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State v. Mingo

Decided: July 2, 1992.

STATE OF NEW JERSEY, PLAINTIFF-RESPONDENT,
v.
TRACY MINGO, DEFENDANT-APPELLANT



Pressler, Shebell and D'Annunzio. D'Annunzio, J., Dissenting.

Per Curiam

[263 NJSuper Page 297] Following a jury trial, defendant was convicted of second-degree aggravated assault in violation of N.J.S.A. 2C:12-1b(1) (count eight); second-degree possession of a weapon, a handgun, with a purpose to use it unlawfully in violation of N.J.S.A. 2C:39-4a (count three); and possession of a handgun without a permit in violation of N.J.S.A. 2C:39-5b (count one). The court sentenced defendant to ten years imprisonment with five years of parole ineligibility for the aggravated assault and to a consecutive ten-year term of imprisonment with three years of parole ineligibility for possession of a handgun with an unlawful purpose. The court imposed a five-year term for possession of a handgun without a permit, to be served concurrently with

the aggravated assault count. Defendant's aggregate sentence is 20 years imprisonment with eight years of parole ineligibility.

The State's proofs, if believed by the jury, established the following facts.

On the evening of December 26, 1989 Dierdre Brock and four of her friends, Theresa McFadgen, Tina McFadgen, Conrad Lane and Terry Cooper, went to Absecon, New Jersey, to attend a high school basketball tournament at Holy Spirit High School. Brock sat in the bleachers with Theresa and Tina McFadgen. During the first half of the game Brock noticed people arguing in the stands across the court. After the teams left the court at half-time, Brock observed someone being thrown off the bleachers. A crowd congregated on the basketball court, arguing and pushing each other around. According to Brock, people were swinging fists and hitting each other. The fighting stemmed from a rivalry between gangs in two housing projects in Atlantic City. Brock noticed that her brother was involved in the argument, so she left the bleachers and went down on the court.

After unsuccessfully trying to get her brother to leave the gym, Brock headed out the door of the gym accompanied by the McFadgens. As soon as she exited the side door, Brock saw defendant holding a gun down by his side. Brock had known defendant for over ten years because they both went to school in Atlantic City. The McFadgens and Brock asked defendant what was wrong and why he was carrying what was described as a "big silver gun." However, defendant did not respond. Brock described him as looking "very upset" and "mean;" "I never seen him look like that." Brock then started to run away from defendant because she was scared. After about 15 or 20 steps Brock heard a shot. Brock turned to determine its source and saw defendant pointing a gun in her direction. Brock then turned around and continued running. About three seconds later, Brock heard a second shot and felt pain in her leg. She looked down and noticed smoke coming out of her leg and a big

hole in her pants. Brock continued to run about 20 steps before being assisted by the others. While she was running Brock heard a third shot.

A few minutes later the police arrived. Brock told Sergeant William Sommers of the Absecon Police Department that defendant did the shooting, and an ambulance took her to a hospital where she spent five days recuperating.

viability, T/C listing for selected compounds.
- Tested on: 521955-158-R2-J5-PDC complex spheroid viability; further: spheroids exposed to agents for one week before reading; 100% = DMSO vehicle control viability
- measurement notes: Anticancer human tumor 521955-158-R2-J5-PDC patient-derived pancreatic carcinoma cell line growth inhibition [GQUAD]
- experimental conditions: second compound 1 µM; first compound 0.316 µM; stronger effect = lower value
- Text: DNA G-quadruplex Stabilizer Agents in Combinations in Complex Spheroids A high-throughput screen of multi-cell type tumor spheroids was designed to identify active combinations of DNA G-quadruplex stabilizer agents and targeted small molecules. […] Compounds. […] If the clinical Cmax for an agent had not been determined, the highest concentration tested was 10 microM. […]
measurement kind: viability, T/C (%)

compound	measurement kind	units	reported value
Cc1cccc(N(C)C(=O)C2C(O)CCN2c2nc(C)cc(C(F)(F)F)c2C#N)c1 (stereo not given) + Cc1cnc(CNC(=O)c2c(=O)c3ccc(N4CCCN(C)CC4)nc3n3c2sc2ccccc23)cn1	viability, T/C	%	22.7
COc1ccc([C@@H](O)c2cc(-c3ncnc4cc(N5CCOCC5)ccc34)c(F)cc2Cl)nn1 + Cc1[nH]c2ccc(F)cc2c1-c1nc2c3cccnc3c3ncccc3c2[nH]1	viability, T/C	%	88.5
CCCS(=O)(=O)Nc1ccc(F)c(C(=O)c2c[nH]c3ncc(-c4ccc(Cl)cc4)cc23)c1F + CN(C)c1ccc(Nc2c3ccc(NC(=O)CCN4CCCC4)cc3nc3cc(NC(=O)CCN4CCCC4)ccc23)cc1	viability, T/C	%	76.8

Dr. Francis Previti, who attended to Brock at the hospital, testified that Brock suffered what is called a "through and through" gunshot wound, meaning that the bullet had passed through her leg. The bullet entered the lateral thigh of her left leg and exited just above the kneecap. Dr. Previti described the entry wound as half an inch. According to Dr. Previti, a gunshot wound in that part of the leg threatens one of the body's major arteries.

The State introduced the testimony of witnesses in addition to the victim and other circumstantial evidence tending to corroborate its version of the incident and defendant's culpability.

Defendant testified, admitting his presence at the scene but denying that he shot Brock or that he had possessed a firearm at the scene. Defendant also presented witnesses whose testimony corroborated his version.

On appeal defendant contends, among the other issues he raises, that the trial court erred in failing to instruct the jury that it could find him guilty of a third-degree aggravated assault pursuant to N.J.S.A. 2C:12-1b(2) as a lesser included offense of the second-degree aggravated assault with which he was charged under N.J.S.A. 2C:12-1b(1). We agree that defendant was entitled to that instruction even though he did not request it and that the failure to have accorded it to him was reversible error.

The primary distinction between the second and third degree aggravated assault crimes is the nature of the bodily injury actually inflicted or attempted to be inflicted. Thus, the elements

of the b(1) crime are met if the defendant "[a]ttempts to cause serious bodily injury to another, or causes such injury purposely or knowingly, or under circumstances manifesting extreme indifference to the value of human life recklessly causes such injury . . . ." The elements of the b(2) crime are met if the defendant "[a]ttempts to cause or purposely or knowingly causes bodily injury to another with a deadly weapon . . . ." Based on proofs of injury caused by a deadly weapon, the critical distinction between the b(1) crime and b(2) crime is whether the injury is a serious ...


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